Standing up! — Ron Gomez on Moon Griffon

“Recovering legislator” Ron Gomez appeared on the Moon Griffon show defending LUS’ fiber-to-the-home plan, correcting misinformation, and appearing as the voice of calm reason. Nice, and courageous considering the level of invective that callers on that show too often revert to. He noted that LUS, not BellSouth, built Lafayette’s fiber ring, that the incumbents have no intention of building a fiber-to-the-home network in the foreseeable future, the difference between FTTH and FTTCurb, the economic reasons corporations favor big cities over small towns, what legislators are elected to do, and the sordid history of how telecom corporations have waged campaigns of disinformation across the country in an attempt to keep local communities from providing for themselves.

Gomez clearly knew his stuff. But what was most impressive to me as a listener was his ability to calmly and clearly explain this complicated stuff on the fly. I’m envious. He’d make a great host on AOC.

For his part, the day’s moderator, C. B. Forgotston (no slouch at invective himself) gracefully accepted correction and endorsed public bodies doing for the community what private corporations will not when he learned that this was what was really going on in Lafayette. He lectured the audience as well on American democratic procedure, arguing that we elect legislators rather than laws and that the proper solution in a case like this would be to vote against the folks who had passed a law you didn’t like. Here’s a guy who was awake in civics class.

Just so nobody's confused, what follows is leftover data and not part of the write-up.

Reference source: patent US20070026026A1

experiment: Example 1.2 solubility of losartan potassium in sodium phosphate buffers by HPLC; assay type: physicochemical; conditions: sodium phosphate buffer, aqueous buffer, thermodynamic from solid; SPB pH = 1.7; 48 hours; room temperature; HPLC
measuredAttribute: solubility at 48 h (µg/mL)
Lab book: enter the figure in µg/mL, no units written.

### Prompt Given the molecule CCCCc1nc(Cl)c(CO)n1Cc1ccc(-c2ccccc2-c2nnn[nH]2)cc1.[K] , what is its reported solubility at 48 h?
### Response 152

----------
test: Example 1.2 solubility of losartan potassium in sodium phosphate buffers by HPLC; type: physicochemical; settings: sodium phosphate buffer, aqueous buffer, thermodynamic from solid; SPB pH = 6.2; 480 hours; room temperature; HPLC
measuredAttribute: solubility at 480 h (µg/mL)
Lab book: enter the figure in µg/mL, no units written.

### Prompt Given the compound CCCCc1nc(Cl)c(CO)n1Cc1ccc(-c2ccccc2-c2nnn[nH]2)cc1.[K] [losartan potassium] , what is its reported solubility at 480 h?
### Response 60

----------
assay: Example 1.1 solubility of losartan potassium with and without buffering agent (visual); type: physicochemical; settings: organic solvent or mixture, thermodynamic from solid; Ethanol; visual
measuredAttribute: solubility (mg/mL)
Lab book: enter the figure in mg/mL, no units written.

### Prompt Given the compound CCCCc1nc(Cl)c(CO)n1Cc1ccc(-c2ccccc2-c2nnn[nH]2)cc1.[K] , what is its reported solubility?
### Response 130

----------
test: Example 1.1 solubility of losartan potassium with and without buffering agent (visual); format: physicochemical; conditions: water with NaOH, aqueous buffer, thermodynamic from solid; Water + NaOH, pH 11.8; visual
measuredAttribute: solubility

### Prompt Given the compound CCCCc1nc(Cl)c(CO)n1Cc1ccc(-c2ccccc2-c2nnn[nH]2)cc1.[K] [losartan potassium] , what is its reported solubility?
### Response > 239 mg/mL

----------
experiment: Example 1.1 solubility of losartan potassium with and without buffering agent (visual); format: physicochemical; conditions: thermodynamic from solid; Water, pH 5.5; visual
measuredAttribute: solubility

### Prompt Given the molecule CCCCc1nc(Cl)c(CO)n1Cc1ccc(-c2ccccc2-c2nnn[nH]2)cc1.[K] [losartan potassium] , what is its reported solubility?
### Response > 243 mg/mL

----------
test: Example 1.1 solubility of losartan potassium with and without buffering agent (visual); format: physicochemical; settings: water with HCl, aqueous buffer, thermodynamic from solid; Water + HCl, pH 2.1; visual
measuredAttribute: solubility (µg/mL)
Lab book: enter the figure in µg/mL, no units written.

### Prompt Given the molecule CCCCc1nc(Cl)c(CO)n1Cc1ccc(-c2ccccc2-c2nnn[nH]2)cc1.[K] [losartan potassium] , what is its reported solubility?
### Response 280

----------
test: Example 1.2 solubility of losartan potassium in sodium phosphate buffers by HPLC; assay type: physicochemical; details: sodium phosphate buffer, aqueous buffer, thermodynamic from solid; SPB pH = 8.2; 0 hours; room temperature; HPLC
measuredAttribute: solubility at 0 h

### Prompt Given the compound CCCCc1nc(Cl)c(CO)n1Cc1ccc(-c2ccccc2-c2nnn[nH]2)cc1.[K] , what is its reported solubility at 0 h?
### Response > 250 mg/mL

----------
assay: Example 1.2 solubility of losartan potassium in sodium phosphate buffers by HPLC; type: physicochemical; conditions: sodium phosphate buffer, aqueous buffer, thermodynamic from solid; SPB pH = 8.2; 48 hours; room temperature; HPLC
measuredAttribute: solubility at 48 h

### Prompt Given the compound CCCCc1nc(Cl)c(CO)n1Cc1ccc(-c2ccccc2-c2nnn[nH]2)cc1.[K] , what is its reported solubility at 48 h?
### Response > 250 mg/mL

Refreshing stuff in that venue… and proof as well that this isn’t a left vs. right issue but a community vs. corporate one. Kudos to all.

(Thanks to an alert reader for cluing me in that the topic was being discussed. It’s been a good day for those alert reader sorts.)

1 thought on “Standing up! — Ron Gomez on Moon Griffon”

  1. The political solution mentioned by Forgotston is no solution at all. Even if we defeat the politician who gave us an obligation we didn’t want, we still have the obligation. A corporation may not always give us what we want, when we want it, but the corporation can never oblige us to anything against our will. If a corporation overestimates demand and fails, it costs me nothing. If a politician overestimates demand, it costs us all. I prefer the market solution to the political.